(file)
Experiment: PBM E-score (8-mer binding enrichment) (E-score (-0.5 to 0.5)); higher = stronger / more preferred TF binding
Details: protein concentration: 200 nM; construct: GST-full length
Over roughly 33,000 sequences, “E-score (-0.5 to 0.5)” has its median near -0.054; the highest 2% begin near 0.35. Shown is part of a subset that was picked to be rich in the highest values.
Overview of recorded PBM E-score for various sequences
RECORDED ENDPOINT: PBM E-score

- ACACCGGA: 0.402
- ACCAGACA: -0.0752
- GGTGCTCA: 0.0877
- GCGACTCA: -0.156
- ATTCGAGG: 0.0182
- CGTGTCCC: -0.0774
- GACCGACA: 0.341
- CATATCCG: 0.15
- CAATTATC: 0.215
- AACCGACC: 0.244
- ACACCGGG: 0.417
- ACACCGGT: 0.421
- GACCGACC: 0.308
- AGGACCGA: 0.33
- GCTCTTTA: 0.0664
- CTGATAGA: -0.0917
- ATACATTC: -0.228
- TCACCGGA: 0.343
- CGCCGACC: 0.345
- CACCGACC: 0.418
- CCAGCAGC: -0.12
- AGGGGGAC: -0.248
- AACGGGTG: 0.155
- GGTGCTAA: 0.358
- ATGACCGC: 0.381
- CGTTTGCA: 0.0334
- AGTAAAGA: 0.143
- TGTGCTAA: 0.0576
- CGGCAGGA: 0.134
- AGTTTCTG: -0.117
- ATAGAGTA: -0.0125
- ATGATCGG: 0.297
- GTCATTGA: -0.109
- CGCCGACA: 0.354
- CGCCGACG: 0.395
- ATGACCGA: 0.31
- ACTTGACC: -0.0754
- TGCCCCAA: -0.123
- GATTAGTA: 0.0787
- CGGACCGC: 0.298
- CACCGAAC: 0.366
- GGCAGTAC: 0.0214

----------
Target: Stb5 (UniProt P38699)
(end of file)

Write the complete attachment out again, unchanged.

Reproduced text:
Experiment: PBM E-score (8-mer binding enrichment) (E-score (-0.5 to 0.5)); higher = stronger / more preferred TF binding
Details: protein concentration: 200 nM; construct: GST-full length
Over roughly 33,000 sequences, “E-score (-0.5 to 0.5)” has its median near -0.054; the highest 2% begin near 0.35. Shown is part of a subset that was picked to be rich in the highest values.
Overview of recorded PBM E-score for various sequences
RECORDED ENDPOINT: PBM E-score

- ACACCGGA: 0.402
- ACCAGACA: -0.0752
- GGTGCTCA: 0.0877
- GCGACTCA: -0.156
- ATTCGAGG: 0.0182
- CGTGTCCC: -0.0774
- GACCGACA: 0.341
- CATATCCG: 0.15
- CAATTATC: 0.215
- AACCGACC: 0.244
- ACACCGGG: 0.417
- ACACCGGT: 0.421
- GACCGACC: 0.308
- AGGACCGA: 0.33
- GCTCTTTA: 0.0664
- CTGATAGA: -0.0917
- ATACATTC: -0.228
- TCACCGGA: 0.343
- CGCCGACC: 0.345
- CACCGACC: 0.418
- CCAGCAGC: -0.12
- AGGGGGAC: -0.248
- AACGGGTG: 0.155
- GGTGCTAA: 0.358
- ATGACCGC: 0.381
- CGTTTGCA: 0.0334
- AGTAAAGA: 0.143
- TGTGCTAA: 0.0576
- CGGCAGGA: 0.134
- AGTTTCTG: -0.117
- ATAGAGTA: -0.0125
- ATGATCGG: 0.297
- GTCATTGA: -0.109
- CGCCGACA: 0.354
- CGCCGACG: 0.395
- ATGACCGA: 0.31
- ACTTGACC: -0.0754
- TGCCCCAA: -0.123
- GATTAGTA: 0.0787
- CGGACCGC: 0.298
- CACCGAAC: 0.366
- GGCAGTAC: 0.0214

----------
Target: Stb5 (UniProt P38699)